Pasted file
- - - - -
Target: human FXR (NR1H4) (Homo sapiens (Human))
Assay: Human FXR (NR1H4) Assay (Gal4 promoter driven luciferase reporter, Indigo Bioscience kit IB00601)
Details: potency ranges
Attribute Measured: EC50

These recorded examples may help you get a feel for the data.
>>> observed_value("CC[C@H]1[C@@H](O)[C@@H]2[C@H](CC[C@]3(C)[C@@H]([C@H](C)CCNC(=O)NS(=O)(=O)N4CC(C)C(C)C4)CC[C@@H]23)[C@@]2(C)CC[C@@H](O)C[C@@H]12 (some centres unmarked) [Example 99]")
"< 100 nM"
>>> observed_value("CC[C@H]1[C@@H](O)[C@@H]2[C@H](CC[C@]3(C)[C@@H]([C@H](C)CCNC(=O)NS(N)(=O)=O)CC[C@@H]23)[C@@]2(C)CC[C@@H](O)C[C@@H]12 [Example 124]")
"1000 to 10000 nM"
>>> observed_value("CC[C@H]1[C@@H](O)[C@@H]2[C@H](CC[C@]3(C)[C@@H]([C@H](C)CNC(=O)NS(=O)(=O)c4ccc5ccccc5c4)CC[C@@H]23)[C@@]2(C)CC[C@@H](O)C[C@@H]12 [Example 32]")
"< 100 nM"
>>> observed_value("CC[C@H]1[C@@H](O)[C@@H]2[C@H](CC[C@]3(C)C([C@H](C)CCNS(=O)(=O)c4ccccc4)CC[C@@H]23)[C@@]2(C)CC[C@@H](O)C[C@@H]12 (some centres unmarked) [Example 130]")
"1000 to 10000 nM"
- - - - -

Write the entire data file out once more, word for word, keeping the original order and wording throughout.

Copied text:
Target: human FXR (NR1H4) (Homo sapiens (Human))
Assay: Human FXR (NR1H4) Assay (Gal4 promoter driven luciferase reporter, Indigo Bioscience kit IB00601)
Details: potency ranges
Attribute Measured: EC50

These recorded examples may help you get a feel for the data.
>>> observed_value("CC[C@H]1[C@@H](O)[C@@H]2[C@H](CC[C@]3(C)[C@@H]([C@H](C)CCNC(=O)NS(=O)(=O)N4CC(C)C(C)C4)CC[C@@H]23)[C@@]2(C)CC[C@@H](O)C[C@@H]12 (some centres unmarked) [Example 99]")
"< 100 nM"
>>> observed_value("CC[C@H]1[C@@H](O)[C@@H]2[C@H](CC[C@]3(C)[C@@H]([C@H](C)CCNC(=O)NS(N)(=O)=O)CC[C@@H]23)[C@@]2(C)CC[C@@H](O)C[C@@H]12 [Example 124]")
"1000 to 10000 nM"
>>> observed_value("CC[C@H]1[C@@H](O)[C@@H]2[C@H](CC[C@]3(C)[C@@H]([C@H](C)CNC(=O)NS(=O)(=O)c4ccc5ccccc5c4)CC[C@@H]23)[C@@]2(C)CC[C@@H](O)C[C@@H]12 [Example 32]")
"< 100 nM"
>>> observed_value("CC[C@H]1[C@@H](O)[C@@H]2[C@H](CC[C@]3(C)C([C@H](C)CCNS(=O)(=O)c4ccccc4)CC[C@@H]23)[C@@]2(C)CC[C@@H](O)C[C@@H]12 (some centres unmarked) [Example 130]")
"1000 to 10000 nM"